Breakfast sausage (or country sausage) is a type of fresh pork sausage usually served at breakfast in the United States. It is a common breakfast item in traditional American "farmer" or "country" breakfasts, as it originated as a way for farmers to make use of as much of their livestock (usually pigs) as possible. Often, scraps and trimmings that would ordinarily be fed to a dog or discarded were instead ground, seasoned, refrigerated and later consumed by the farmer as an inexpensive, high-protein morning meal.
Breakfast sausage is not cured or smoked. It is essentially highly seasoned ground meat, so it does not keep and should be stored and handled appropriately. Newer variations made from pork and beef mixtures as well as poultry can now be found. There are also vegetarian varieties that use textured vegetable protein in place of meat. In America, the predominant spices used for seasoning are pepper and sage, although there are varieties also seasoned with cayenne pepper, or even maple syrup. Some breakfast sausage is flavored with cured ham.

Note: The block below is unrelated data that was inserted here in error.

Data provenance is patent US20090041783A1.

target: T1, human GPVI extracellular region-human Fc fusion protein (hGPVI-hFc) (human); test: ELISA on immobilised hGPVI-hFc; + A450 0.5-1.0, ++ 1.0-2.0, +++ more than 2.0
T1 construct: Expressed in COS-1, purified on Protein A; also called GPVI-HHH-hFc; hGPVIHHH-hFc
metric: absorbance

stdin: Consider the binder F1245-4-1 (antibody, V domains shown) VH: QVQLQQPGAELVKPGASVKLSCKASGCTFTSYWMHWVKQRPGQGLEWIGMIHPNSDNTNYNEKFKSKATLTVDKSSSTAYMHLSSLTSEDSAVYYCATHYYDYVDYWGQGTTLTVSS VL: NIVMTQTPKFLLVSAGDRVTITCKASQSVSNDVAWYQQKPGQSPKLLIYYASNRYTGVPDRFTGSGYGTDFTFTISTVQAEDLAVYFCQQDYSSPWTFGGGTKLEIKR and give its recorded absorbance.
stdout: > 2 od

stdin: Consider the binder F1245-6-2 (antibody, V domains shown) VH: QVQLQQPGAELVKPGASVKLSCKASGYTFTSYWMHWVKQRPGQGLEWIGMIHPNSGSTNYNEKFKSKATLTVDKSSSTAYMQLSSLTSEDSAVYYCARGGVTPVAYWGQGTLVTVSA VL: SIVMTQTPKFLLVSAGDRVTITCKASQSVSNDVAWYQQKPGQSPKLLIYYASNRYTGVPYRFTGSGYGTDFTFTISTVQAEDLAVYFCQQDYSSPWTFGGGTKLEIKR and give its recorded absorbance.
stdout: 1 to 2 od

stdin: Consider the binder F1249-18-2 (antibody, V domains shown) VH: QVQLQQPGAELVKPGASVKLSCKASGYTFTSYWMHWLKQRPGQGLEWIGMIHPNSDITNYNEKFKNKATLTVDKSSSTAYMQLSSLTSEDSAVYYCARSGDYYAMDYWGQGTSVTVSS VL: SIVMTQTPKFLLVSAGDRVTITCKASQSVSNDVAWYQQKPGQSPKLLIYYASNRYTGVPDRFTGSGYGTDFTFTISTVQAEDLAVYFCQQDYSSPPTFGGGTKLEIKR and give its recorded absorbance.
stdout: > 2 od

Most commonly served as patties or slices from a large roll, breakfast sausage also comes in links of various lengths and diameters. It is normally fried in a pan. Some people like to pour ketchup or other condiments like maple syrup onto their breakfast sausages. Cooked breakfast sausage is also commonly mixed into egg casseroles before baking, and is a central component of sausage gravy. Sausage patties are commonly sold on an English muffin with cheese and egg at fast food restaurants, and can also be sold on toast, biscuits and croissants.